For this week’s episode of “Bend Don’t Break” we talk with Kate Fitzpatrick, the executive director of the Deschutes River Conservancy.
Boating on the Lower Deschutes River has plenty of fans. The fees charged for it? Not so much. But the Bureau of Land Management’s rationale for new fees for boating and camping is simple. Its costs for upkeep are rising. Its revenues aren’t keeping up.
The story goes that Sisters had a river once, then we lost it, but then we found it again. This is a tale distilled from science but fueled by community passion. It reminds us that we can overcome huge challenges with the work of a village of willing souls.
Outdoor recreation on the Deschutes River continues to be fun and very popular, but increased use has chewed away at the riverbanks. The Bend park district has proposed a cleanup plan.
Oregon is gorgeous and people travel to the state from across the country to whitewater raft, canoe, fish, kayak, and camp along its many rivers and streams. But surprisingly few of the state’s roughly 110,000 river miles are protected as “Wild and Scenic.” That can change!
The Central Oregon Irrigation District said Friday it has received final approval from the Oregon Water Resources Department for the West-F project that piped 2,210 feet of a leaky lateral canal north of Redmond.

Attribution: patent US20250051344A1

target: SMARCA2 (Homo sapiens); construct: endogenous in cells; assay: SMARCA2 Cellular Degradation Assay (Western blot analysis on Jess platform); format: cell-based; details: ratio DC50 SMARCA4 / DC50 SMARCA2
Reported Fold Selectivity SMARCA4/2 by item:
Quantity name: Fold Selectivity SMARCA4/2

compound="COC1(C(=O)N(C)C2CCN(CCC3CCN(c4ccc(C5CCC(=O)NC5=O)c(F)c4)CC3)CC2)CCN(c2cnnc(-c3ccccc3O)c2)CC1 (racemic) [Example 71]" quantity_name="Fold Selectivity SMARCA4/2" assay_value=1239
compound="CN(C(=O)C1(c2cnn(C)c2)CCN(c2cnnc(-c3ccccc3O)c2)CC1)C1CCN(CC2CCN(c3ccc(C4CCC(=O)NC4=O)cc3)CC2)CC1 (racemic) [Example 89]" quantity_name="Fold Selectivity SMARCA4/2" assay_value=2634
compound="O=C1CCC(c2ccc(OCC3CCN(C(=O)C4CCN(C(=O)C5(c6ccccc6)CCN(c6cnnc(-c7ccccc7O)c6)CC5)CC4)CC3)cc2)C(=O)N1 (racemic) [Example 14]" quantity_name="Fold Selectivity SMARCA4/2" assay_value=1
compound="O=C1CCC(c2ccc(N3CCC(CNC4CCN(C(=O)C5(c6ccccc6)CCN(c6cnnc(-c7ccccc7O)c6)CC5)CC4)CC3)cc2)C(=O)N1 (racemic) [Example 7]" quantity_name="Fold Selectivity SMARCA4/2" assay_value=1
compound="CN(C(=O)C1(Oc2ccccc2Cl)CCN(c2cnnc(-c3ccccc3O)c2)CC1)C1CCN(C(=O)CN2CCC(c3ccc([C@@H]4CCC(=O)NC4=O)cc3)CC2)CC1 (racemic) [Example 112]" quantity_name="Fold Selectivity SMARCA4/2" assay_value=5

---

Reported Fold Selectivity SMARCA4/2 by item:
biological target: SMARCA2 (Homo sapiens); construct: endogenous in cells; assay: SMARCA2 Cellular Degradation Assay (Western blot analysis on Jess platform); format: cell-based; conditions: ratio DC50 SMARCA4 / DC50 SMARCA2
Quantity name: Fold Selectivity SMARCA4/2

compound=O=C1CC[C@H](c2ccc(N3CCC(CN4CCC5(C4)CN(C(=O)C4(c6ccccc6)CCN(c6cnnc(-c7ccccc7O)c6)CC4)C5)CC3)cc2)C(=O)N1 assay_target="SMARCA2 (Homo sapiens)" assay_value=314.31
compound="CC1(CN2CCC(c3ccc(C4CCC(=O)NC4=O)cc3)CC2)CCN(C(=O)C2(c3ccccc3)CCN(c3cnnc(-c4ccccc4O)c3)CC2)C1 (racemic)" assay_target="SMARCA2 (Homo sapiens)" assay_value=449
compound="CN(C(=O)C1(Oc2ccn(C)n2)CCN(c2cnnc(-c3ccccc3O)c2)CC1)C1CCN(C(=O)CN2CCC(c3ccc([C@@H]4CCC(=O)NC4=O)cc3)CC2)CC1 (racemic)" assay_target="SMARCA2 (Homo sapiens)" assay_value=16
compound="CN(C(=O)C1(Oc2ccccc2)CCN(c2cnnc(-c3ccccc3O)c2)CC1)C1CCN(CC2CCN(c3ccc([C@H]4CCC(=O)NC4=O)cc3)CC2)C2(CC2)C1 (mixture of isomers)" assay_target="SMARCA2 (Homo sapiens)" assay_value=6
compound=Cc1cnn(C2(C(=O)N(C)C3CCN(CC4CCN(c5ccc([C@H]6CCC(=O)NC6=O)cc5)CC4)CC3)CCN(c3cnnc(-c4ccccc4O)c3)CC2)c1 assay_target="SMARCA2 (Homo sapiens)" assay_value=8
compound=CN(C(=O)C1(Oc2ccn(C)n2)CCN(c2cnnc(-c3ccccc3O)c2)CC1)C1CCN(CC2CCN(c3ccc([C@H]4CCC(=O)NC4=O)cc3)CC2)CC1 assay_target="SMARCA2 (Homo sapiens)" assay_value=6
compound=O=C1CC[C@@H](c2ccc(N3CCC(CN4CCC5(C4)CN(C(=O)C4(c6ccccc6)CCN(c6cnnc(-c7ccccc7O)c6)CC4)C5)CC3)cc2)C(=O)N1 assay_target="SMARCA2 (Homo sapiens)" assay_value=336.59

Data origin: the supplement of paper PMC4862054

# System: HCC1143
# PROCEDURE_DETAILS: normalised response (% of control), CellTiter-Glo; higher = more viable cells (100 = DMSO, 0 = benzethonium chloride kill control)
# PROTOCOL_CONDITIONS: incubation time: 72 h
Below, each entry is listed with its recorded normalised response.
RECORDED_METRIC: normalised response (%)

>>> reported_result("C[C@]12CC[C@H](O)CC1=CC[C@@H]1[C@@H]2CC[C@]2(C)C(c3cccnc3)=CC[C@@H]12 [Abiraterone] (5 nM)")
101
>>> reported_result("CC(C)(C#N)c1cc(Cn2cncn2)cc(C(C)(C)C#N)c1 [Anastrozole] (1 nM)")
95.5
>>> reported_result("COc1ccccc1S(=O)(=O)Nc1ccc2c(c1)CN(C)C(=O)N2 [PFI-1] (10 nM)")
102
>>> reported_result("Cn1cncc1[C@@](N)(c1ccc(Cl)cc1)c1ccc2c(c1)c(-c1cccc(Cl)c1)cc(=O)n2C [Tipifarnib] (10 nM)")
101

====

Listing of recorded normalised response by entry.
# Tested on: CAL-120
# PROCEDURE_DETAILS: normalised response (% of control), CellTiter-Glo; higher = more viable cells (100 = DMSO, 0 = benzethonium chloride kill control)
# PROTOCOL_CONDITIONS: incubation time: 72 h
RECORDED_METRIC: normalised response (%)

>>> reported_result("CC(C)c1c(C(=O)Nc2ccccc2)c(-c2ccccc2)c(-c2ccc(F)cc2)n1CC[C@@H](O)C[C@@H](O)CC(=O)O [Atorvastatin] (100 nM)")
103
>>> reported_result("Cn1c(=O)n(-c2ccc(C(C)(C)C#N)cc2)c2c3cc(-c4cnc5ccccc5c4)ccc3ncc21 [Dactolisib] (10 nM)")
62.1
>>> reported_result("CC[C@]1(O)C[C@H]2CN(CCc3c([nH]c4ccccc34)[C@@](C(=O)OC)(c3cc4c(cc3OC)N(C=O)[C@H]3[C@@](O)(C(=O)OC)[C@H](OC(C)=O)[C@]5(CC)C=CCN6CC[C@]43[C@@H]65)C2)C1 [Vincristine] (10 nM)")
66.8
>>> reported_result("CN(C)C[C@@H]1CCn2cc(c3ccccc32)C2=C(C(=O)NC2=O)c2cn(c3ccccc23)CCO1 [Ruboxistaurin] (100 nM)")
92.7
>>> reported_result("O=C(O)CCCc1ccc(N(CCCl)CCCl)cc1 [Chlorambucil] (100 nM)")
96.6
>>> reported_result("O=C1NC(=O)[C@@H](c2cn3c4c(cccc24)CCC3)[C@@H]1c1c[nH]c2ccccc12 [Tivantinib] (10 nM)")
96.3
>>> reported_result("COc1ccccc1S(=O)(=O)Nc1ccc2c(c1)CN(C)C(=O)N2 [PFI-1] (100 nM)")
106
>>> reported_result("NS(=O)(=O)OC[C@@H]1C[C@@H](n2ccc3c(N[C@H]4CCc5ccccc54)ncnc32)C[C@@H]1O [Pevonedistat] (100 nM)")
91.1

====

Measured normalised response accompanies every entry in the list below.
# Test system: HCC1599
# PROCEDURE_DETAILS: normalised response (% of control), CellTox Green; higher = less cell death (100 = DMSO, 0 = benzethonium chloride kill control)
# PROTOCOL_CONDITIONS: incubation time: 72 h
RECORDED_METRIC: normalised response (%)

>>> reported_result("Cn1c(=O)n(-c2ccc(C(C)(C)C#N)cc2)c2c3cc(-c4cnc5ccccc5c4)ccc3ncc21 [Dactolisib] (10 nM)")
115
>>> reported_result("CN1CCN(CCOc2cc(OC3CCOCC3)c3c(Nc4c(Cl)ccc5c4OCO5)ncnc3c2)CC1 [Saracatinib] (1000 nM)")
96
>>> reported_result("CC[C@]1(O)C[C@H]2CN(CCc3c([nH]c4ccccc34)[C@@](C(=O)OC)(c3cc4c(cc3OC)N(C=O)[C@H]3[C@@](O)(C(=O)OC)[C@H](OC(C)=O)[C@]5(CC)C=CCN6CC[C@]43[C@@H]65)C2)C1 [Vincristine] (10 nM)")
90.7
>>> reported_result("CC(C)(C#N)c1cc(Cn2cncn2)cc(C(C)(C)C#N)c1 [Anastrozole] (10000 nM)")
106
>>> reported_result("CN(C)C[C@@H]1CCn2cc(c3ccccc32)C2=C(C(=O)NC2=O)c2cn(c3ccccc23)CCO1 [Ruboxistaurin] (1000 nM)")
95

The struggles to tame the river changed it into something less healthy. Before irrigation canals and reservoirs, the Deschutes had more regular flows. It averaged 600 cubic feet per second to 800 cfs upstream of Bend. Until recently, it’s been fluctuating much more wildly from 20 cfs to 1,800 cfs. Low flow levels warm up the river making it more unhealthy.
A year ago U.S. Sen. Ron Wyden, D-Ore., asked Oregonians to nominate their favorite rivers to be included in an expansion of the Wild and Scenic Rivers System. Thousands of nominations poured in, and Wednesday the legislation to have some of those rivers formally protected was introduced to Congress.
A proposed 17% fee increase on water transactions and dam inspections has raised concerns about increasing the economic burden on Oregon farmers during the coronavirus pandemic.